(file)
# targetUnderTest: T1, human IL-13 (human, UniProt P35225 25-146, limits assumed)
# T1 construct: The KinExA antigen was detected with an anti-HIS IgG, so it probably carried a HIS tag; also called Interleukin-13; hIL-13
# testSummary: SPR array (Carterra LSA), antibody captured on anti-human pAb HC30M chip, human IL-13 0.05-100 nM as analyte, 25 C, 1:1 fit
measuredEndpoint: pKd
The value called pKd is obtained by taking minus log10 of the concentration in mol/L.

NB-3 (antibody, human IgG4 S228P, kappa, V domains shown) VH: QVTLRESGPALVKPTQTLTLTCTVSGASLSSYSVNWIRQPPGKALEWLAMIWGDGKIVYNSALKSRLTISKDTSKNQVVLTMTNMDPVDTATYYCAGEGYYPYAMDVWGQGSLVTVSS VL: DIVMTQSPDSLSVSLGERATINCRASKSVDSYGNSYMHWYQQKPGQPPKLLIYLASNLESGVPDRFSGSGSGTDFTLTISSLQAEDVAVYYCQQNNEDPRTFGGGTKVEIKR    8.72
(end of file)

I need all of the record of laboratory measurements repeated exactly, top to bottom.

# targetUnderTest: T1, human IL-13 (human, UniProt P35225 25-146, limits assumed)
# T1 construct: The KinExA antigen was detected with an anti-HIS IgG, so it probably carried a HIS tag; also called Interleukin-13; hIL-13
# testSummary: SPR array (Carterra LSA), antibody captured on anti-human pAb HC30M chip, human IL-13 0.05-100 nM as analyte, 25 C, 1:1 fit
measuredEndpoint: pKd
The value called pKd is obtained by taking minus log10 of the concentration in mol/L.

NB-3 (antibody, human IgG4 S228P, kappa, V domains shown) VH: QVTLRESGPALVKPTQTLTLTCTVSGASLSSYSVNWIRQPPGKALEWLAMIWGDGKIVYNSALKSRLTISKDTSKNQVVLTMTNMDPVDTATYYCAGEGYYPYAMDVWGQGSLVTVSS VL: DIVMTQSPDSLSVSLGERATINCRASKSVDSYGNSYMHWYQQKPGQPPKLLIYLASNLESGVPDRFSGSGSGTDFTLTISSLQAEDVAVYYCQQNNEDPRTFGGGTKVEIKR    8.72